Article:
How to Smoke a Turkey (or Chicken)

For years I’ve drooled over smoked meats. I watch everything on Food Network that talks about smokers. I can almost smell them cooking right through the TV screen…yum…

So when my husband brought home an electric smoker from a garage sale, I was in hog heaven!

Now I realize that while the “purists” in the smoking world would frown upon an electric smoker, it’s been the perfect way for me to get started.

Our favorite meat? Poultry. Either turkey or our own farm-raised chickens.

Step one: Thaw your meat. I did 2 small turkeys in this batch.

Step 2: Then the night before you plan to smoke, wash the bird and open it up. Remove the plastic piece holding the legs together. Don’t forget to take out the giblets! Your goal is to open the bird so more flavor can get inside.

Step 3: Now you’re ready to brine your bird. This step takes time, but it gives so much flavor! Start with 1/2 cup of brown sugar (or white sugar, or maple syrup).

Then add 1/2 cup of salt.

Add 1 quart of water and mix well. Put your poultry in a clean container that is large enough to submerge the entire bird. Pour the brine over the top. You will need to keep mixing up brine until the bird is totally covered. It will take several quarts of brine before you are done. Make sure you get some inside the bird as well.

You will need to place a weight of some kind on the bird to hold it in the brine (they tend to float). Now park your brine-covered fowl in the refrigerator overnight.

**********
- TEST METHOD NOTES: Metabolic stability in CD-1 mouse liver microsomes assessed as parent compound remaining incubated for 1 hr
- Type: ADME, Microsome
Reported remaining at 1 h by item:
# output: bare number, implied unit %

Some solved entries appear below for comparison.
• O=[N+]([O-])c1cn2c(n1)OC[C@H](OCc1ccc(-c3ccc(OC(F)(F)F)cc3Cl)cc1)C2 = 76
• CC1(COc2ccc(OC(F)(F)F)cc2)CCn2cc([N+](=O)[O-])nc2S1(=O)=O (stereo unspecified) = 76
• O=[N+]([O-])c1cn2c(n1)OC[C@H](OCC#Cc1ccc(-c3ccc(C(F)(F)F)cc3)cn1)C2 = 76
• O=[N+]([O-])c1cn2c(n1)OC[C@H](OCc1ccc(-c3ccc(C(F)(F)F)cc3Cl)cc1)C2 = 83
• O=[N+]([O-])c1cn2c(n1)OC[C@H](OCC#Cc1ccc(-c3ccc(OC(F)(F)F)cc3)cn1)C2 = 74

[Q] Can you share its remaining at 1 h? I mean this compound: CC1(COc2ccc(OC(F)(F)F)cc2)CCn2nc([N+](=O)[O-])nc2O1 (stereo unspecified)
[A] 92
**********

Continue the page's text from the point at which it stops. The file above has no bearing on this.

Step 4: As soon as the bird is in the brine, I like to start soaking my wood chips. I use a plastic container that can be thrown away, fill it half full of chips and cover with water.

Step 5: Time to get smoking! The next morning remove your bird from the brine, making sure to empty out the cavity. Throw the brine away. Place your poultry on the shelves of your smoker. (Note: Place your smoker out of the wind for the best results. For this batch, we needed to put it in the workshop to protect it from the elements, but we got a wonderful end product.)

Drain some of the wood chips and place in the chip container of your smoker unit. Plug the smoker in and wait. Every 2-3 hours you should check the chips and possibly add some more. Try not to open the top often to check!

Step 6: Leave the birds in the smoker for 8-10 hours. When you remove them you should see a beautiful golden brown color on the skin.

Step 6: Finish the birds off by baking them at 350 degrees for about 1-2 hours depending on the size. (If you’re doing turkeys, check the popper for doneness.) You can carve the meat and eat it right away, or pull it from the bones and refrigerate.

These lovely birds are destined for a family gathering this week end. I took them off the bone and froze them. I’ll use a crock pot to reheat the meat and will serve it with homemade rolls and baked potatoes. It is always a hit!

Sound good to you? There’s some great electric smokers online. If you’re interested please click here.

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